With various global carbon tax schemes either underway or being deliberated, processing facilities are under increasing pressure to reduce CO2 emissions and fuel consumption. But where should they start? A critical focus area should be on fuel combustion as this accounts for almost 80% of carbon emissions.

Fired heaters are the largest consumers of fuel emitting an estimated 400 to 500 million tons of carbon dioxide (CO2) every year, so even minor improvements in the efficiency of fired heaters can lead to significant savings. To put it into perspective, if any fired heater is 1 or 2% inefficient it can consume an additional $1m in fuel over a year.

Having identified the greatest source of carbon emissions and the piece of equipment which consumes the most fuel, we can now begin to explore mitigation strategies to reduce fuel consumption and CO2 emissions in fired heaters.

Figure 1. Credit: IGS.

Fig.1 outlines a broader spectrum of CO2 emissions reduction strategies, and this article will focus on process optimisation solutions and more specifically, ways to improve energy efficiency in the radiant and convection sections of fired heaters.

Improving radiant section efficiency

Process fluids are heated in the radiant sections of fired heaters. The fluids travel through steel alloy tubes, which are heated principally by radiant heat generated by burners contained within the refractory lined box. The configuration and condition of the process tubes and the refractory surfaces affect the efficiency of heat transfer in the radiant section.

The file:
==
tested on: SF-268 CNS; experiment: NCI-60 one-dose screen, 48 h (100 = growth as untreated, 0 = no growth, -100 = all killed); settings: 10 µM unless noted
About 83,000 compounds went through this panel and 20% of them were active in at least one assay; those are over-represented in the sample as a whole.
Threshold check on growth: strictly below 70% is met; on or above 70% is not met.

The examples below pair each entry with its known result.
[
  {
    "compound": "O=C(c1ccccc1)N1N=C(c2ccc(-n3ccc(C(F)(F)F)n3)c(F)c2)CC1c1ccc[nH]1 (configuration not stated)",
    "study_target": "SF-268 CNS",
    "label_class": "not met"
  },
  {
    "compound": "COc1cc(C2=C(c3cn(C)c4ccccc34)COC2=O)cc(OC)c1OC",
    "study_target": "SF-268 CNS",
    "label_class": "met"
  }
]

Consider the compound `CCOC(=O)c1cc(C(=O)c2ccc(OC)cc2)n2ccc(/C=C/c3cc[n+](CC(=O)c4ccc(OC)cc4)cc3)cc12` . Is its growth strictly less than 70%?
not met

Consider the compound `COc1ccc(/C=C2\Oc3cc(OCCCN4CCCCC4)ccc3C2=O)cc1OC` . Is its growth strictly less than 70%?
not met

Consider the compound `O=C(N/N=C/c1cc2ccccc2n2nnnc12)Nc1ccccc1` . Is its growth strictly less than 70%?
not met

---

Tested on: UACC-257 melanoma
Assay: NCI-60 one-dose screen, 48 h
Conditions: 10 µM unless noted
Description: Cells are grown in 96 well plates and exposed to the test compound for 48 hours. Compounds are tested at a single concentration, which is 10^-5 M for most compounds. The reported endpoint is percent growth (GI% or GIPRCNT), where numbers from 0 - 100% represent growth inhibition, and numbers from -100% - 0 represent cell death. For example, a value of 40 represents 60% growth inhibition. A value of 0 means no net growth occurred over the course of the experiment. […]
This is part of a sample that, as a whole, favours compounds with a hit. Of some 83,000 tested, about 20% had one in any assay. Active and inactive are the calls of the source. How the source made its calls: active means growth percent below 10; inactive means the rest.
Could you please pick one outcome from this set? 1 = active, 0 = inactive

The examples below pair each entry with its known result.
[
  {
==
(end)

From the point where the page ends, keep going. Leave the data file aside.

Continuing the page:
A common problem affecting radiant section efficiency is the oxidation of radiant tubes.

How does process tube oxidation occur?

Severe scaling due to oxidation on steel alloy tubes is expected in fired heaters due to high operating temperatures. Above approximately 500 °C, the 9Cr-1Mo materials tend to oxidize and may scale very rapidly as temperatures increase. The corrosion rate based on material and temperature is around 0.25mm/year.

What are the effects of process tube oxidation?

To overcome the insulating effect, extra heat is needed and firing rate is increased. This results in increased flue gas temperature (bridgewall temperature (BWT)). Consequently, CO2 and NOx emissions are increased. As the scale grows and further increases in firing rate are required, BWT limitations are encountered, and production rates are threatened. 


An industry trend to operate fired heaters more efficiently, at lower excess oxygen levels, to save fuel and reduce CO2 emissions has increased the potential for carburization of external surfaces of radiant section tubes.

This leads to grain boundary penetration of carbon, carbide formation, embrittlement of the surface, crack formation and loss of metal. The result is reduced service life of the radiant tubes.

How can carburization and oxidation be mitigated?

Hot-tek online solutions

Online tube descaling is offered by Integrated Global Services’ Hot-tek service. This will immediately improve the radiant section heat transfer efficiency and reduce the bridgewall temperature. This a great short-term fix, however, the improvement is only temporary as oxidation and scale formation will continue.

Cetek ceramic coatings for process tubes

Another IGS service is Cetek high emissivity Ceramic Coatings. This solution provides a durable, protective, thin-film layer on the outer surfaces of process tubes, which prevents oxidation, corrosion, and carburization of the metal and maintains the tube thermal conductivity coefficient close to new tube conditions. The coatings may be applied to existing tubes during a shutdown, or to new tubes at a remote facility where surface preparation, coating and curing of the coating takes place.